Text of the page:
declair fucntions before main()?

This is a discussion on declair fucntions before main()? within the C++ Programming forums, part of the General Programming Boards category; I was woundering, should one declare the functions they are going to be using in their program before or after ...

  1. #1
    _ Munkey01's Avatar
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    Question declair fucntions before main()?

    I was woundering, should one declare the functions they are going to be using in their program before or after main()?

  2. #2
    Refugee face_master's Avatar
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    prototyped before main, but write the functions after main.
    Please direct all complaints regarding this post to the nearest brick wall Have a nice day.

  3. #3
    Registered User foniks munkee's Avatar
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    Personal preference really, but if you code the function definitions after main then you will need to provide your function prototypes prior to using them. i.e. before main.
    "Queen and huntress, chaste and fair,
    Now the sun is laid to sleep,
    Seated in thy silver chair,
    State in wonted manner keep."

  4. #4
    Senior Member joshdick's Avatar
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    Here's an example to get you on your way. This is the way I was taught to do it. I like it; I use it; I suggest it.
    Code:
    #include <iostream>
    using namespace std;
    
    // Function prototypes
    void Hello();
    double Square(double x);
    double Cube(double x);
    void GoodBye();
    
    int main()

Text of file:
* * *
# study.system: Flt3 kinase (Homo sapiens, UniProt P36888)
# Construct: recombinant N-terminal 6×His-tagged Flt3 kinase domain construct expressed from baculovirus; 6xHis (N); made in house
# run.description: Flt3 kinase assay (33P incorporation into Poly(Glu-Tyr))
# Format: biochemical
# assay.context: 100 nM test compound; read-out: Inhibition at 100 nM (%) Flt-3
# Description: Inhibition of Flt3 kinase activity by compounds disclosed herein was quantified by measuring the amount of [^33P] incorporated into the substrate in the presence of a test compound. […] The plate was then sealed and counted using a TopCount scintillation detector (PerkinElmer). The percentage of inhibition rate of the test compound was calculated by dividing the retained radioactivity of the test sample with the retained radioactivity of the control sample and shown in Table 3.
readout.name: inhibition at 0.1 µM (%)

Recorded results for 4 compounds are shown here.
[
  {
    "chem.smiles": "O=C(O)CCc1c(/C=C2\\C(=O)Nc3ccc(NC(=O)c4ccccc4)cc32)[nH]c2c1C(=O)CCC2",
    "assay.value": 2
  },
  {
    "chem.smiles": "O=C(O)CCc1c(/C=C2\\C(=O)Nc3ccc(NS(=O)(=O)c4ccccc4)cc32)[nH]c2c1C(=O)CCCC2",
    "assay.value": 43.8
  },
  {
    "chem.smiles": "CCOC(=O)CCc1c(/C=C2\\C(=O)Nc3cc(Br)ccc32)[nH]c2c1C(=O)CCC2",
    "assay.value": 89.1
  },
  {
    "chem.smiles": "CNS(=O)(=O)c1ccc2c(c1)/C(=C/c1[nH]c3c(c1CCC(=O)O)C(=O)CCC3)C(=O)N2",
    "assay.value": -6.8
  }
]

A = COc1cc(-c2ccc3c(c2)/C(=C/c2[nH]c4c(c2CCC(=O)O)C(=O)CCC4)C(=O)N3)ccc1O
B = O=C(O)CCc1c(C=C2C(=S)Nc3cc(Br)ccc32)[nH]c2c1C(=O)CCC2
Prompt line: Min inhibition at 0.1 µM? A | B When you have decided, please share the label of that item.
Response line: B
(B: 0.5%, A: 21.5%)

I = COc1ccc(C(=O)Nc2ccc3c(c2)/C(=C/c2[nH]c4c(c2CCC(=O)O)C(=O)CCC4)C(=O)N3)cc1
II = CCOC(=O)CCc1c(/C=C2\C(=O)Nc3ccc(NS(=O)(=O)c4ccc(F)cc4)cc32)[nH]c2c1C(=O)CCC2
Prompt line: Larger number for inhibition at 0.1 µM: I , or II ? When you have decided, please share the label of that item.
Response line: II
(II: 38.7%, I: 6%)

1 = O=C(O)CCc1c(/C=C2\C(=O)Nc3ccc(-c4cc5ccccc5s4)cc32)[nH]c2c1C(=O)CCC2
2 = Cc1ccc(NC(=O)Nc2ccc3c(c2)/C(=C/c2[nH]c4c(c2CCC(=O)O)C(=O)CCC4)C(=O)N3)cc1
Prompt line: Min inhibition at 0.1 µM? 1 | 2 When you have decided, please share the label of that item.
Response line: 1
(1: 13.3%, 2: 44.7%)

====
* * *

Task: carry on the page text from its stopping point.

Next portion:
{
    	double x;
    	Hello();
    	cout << "Enter a number: ";
    	cin >> x;
    	cout << x << " squared is " << Square(x) << endl;
    	cout << x << " cubed is " << Cube(x) << endl;
    	GoodBye();
    	return 0;
    }
    
    // Function implementations
    void Hello()
    {
    	cout << "Hello.  Welcome to my program." << endl;
    }
    
    double Square(double x)
    {
    	return x * x;
    }
    
    double Cube(double x)
    {
    	return x * x * x;
    }
    
    void GoodBye
    {
    	cout << "Thank you for using this program.\nHave a nice day.";
    }
    I hope that helped
    FAQ

    "The computer programmer is a creator of universes for which he alone is responsible. Universes of virtually unlimited complexity can be created in the form of computer programs." -- Joseph Weizenbaum.

    "If you cannot grok the overall structure of a program while taking a shower, you are not ready to code it." -- Richard Pattis.

  5. #5
    _ Munkey01's Avatar
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    I knew what they ment. But thanks for the example anyways man.

  6. #6
    Registered User abrege's Avatar
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    Since I usually think up my code on the spot, it would mess up my thought process if I used prototypes =I
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    literacy and the refrigeration of food.

  7. #7
    _ Munkey01's Avatar
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    Why not just go back and add them?

  8. #8
    Registered User abrege's Avatar
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    It's easier without that extra step